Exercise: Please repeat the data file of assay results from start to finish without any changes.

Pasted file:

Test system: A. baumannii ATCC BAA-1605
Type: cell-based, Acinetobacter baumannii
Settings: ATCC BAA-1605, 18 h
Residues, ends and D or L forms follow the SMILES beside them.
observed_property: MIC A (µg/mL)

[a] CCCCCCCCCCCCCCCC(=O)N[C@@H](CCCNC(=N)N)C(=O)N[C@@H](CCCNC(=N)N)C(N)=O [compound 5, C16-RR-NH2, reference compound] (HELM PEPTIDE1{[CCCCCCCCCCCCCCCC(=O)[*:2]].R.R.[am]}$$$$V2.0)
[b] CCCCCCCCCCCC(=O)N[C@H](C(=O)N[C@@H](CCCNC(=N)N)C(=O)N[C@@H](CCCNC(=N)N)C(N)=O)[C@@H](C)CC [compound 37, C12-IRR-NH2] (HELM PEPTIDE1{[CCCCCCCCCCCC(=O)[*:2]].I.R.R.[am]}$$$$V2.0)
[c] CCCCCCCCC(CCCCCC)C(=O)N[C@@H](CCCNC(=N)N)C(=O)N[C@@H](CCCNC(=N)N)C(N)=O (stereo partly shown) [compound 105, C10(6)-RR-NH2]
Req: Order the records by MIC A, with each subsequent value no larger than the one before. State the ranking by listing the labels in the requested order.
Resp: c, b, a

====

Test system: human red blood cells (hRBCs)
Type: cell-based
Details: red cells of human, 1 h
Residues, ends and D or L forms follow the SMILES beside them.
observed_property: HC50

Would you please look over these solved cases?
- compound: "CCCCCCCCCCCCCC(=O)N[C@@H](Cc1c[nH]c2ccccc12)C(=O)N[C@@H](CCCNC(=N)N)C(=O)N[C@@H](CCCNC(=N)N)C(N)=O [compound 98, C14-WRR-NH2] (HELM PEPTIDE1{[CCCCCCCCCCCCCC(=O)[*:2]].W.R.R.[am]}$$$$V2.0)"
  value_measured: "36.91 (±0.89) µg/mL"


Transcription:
Test system: A. baumannii ATCC BAA-1605
Type: cell-based, Acinetobacter baumannii
Settings: ATCC BAA-1605, 18 h
Residues, ends and D or L forms follow the SMILES beside them.
observed_property: MIC A (µg/mL)

[a] CCCCCCCCCCCCCCCC(=O)N[C@@H](CCCNC(=N)N)C(=O)N[C@@H](CCCNC(=N)N)C(N)=O [compound 5, C16-RR-NH2, reference compound] (HELM PEPTIDE1{[CCCCCCCCCCCCCCCC(=O)[*:2]].R.R.[am]}$$$$V2.0)
[b] CCCCCCCCCCCC(=O)N[C@H](C(=O)N[C@@H](CCCNC(=N)N)C(=O)N[C@@H](CCCNC(=N)N)C(N)=O)[C@@H](C)CC [compound 37, C12-IRR-NH2] (HELM PEPTIDE1{[CCCCCCCCCCCC(=O)[*:2]].I.R.R.[am]}$$$$V2.0)
[c] CCCCCCCCC(CCCCCC)C(=O)N[C@@H](CCCNC(=N)N)C(=O)N[C@@H](CCCNC(=N)N)C(N)=O (stereo partly shown) [compound 105, C10(6)-RR-NH2]
Req: Order the records by MIC A, with each subsequent value no larger than the one before. State the ranking by listing the labels in the requested order.
Resp: c, b, a

====

Test system: human red blood cells (hRBCs)
Type: cell-based
Details: red cells of human, 1 h
Residues, ends and D or L forms follow the SMILES beside them.
observed_property: HC50

Would you please look over these solved cases?
- compound: "CCCCCCCCCCCCCC(=O)N[C@@H](Cc1c[nH]c2ccccc12)C(=O)N[C@@H](CCCNC(=N)N)C(=O)N[C@@H](CCCNC(=N)N)C(N)=O [compound 98, C14-WRR-NH2] (HELM PEPTIDE1{[CCCCCCCCCCCCCC(=O)[*:2]].W.R.R.[am]}$$$$V2.0)"
  value_measured: "36.91 (±0.89) µg/mL"